You don't say where you are sailing which can my influence this due to the size of the tidal range.
That said, if that was my slip and I was coming and going single-handed (which I do all the time), I would:
1) Back into the slip rather than go bow in.
2) I would have my spring lines on the opposite side of the boat from the finger of the dock (one less tripping hazard).
3) Since this is your permanent slip. I would have the spliced eye ends of the dock lines on the boat end of the line so you can quickly drop the eye on a cleat and not have to guess the length and tie a knot. [I would tie a clove hitch (with a double half hitch locker) on the pilings to reduce chafe.]
4) I would add hooks on any piling with a line tied to it to hang my dock lines. (The hooks should be on the front and backs of the pilings so that they do not hang into the slip or the fairway.)
5) I would get a boat hook that is easy to store in (or near) the cockpit.
6) I would do as Tempest suggests and add a line between the pilings away from the dock to keep from interlocking with the middle piling.
I suggest backing in for a variety of reasons.
- The Beneteau 331 backs and fills quite well and can be spun in its own length clockwise.
- (Once you learn how to do it) the 331 is actually more maneuverable in reverse than forward.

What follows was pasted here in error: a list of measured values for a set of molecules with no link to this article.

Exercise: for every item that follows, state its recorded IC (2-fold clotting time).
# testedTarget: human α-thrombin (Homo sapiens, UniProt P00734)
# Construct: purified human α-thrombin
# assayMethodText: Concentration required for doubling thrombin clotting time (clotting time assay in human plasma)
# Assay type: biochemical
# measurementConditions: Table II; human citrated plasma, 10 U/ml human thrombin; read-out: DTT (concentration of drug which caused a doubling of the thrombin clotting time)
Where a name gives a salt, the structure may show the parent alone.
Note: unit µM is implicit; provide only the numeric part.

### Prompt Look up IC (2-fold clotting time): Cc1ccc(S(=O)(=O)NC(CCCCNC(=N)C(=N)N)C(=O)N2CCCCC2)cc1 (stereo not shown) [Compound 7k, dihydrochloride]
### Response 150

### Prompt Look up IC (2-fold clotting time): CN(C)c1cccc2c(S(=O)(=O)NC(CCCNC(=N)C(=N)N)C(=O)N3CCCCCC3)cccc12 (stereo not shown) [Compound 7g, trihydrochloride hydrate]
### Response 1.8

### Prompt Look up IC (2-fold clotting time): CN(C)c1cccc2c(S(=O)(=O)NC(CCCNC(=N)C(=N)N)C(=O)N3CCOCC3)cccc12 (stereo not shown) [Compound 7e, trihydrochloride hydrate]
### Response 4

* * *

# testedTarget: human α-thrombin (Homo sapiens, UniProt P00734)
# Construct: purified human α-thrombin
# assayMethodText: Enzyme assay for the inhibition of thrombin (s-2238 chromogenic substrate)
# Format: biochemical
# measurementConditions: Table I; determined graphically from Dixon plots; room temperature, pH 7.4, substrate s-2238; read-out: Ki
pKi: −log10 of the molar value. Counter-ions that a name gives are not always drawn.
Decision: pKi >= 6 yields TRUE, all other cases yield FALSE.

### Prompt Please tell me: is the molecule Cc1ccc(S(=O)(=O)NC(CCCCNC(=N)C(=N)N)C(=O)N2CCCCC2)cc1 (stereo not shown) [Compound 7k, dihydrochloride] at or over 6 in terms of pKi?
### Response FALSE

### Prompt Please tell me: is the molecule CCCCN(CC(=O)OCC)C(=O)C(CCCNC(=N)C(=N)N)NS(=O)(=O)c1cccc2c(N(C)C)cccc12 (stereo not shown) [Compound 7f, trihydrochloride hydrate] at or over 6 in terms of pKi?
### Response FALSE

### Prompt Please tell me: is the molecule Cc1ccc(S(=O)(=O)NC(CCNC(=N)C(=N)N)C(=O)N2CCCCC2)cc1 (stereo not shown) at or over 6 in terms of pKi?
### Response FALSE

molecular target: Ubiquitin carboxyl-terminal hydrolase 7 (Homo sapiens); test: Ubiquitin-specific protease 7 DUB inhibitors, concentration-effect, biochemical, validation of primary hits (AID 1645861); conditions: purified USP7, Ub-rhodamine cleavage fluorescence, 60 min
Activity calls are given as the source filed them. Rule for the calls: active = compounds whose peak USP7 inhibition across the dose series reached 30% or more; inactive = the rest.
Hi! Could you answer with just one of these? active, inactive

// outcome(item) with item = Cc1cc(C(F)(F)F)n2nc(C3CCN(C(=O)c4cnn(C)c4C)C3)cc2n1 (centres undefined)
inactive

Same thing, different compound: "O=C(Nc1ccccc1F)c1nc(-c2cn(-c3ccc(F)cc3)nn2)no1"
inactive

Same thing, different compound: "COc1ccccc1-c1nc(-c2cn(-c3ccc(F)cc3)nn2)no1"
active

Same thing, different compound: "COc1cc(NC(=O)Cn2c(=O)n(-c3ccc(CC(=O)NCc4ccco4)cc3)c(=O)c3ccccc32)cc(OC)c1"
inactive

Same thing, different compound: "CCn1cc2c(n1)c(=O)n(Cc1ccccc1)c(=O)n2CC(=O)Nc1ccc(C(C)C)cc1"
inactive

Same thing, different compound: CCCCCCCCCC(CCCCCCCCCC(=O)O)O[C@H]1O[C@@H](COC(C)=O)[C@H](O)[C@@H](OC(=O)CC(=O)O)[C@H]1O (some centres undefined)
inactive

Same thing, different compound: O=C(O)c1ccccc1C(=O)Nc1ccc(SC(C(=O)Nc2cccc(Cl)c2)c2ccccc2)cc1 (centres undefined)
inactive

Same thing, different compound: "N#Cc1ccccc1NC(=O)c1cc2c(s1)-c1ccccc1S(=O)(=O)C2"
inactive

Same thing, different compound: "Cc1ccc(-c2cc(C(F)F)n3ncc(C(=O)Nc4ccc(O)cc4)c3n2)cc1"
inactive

- Backing in allows you to grab the bow line and spring line while still in the cockpit. You can attach the spring line as you pass the piling and then walk forward with the bow line after that. The spring line will keep you from hitting the dock with your transom, and the pulling on the bow line then cleating it will prevent the bow from spinning towards the finger, and the stern from swinging away from the finger.
- If in doubt and need to bail out, forward thrust will stop the boat faster than reverse.
- Being able to cross the transom with the stern lines allows the boat to rise and fall a greater distance with the tide and lowers the force will increasing the stretch in the stern lines. This is especially helpful on boats with wide transoms like yours and mine.
For what it is worth, I have a very similar slip configuration to yours and personally (and with all due respect to my esteemed colleague) I love having pilings. They are much easier to tie reliable sturdy, chafe resistant knots on, and hang lines at a height at which you can retrieve them.
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You might also check out this earlier discussion: Good Discussion! - Docking Single Handed using 1 line method
You might practice a bit to learn more about how the boat behaves. I typically will see how a boat operates in reverse and how it backs and fills near some marker so I begin to understand what I can and can't get away with. Once you felt comfortable with that you might try a few landings with someone on board as a 'safety' until you get to a point where you are more at ease with the choreography.
While off topic, while tying up in an area with a reasonably big tidal range but not extreme (2-3 feet), I like to tie my docklines at different heights on the pilings with lines on one side of the boat as high on the piling as possible and the other side roughly at deck level at a normal low tide, That way, as the boat rises and falls, one side tightens and the other loosens so that there is always a little slack in the lines.
Lastly, don't worry, you will figure this out. At some point you will wonder why it seemed so hard at first. We all go through this every time we operate a bigger boat than we are used to.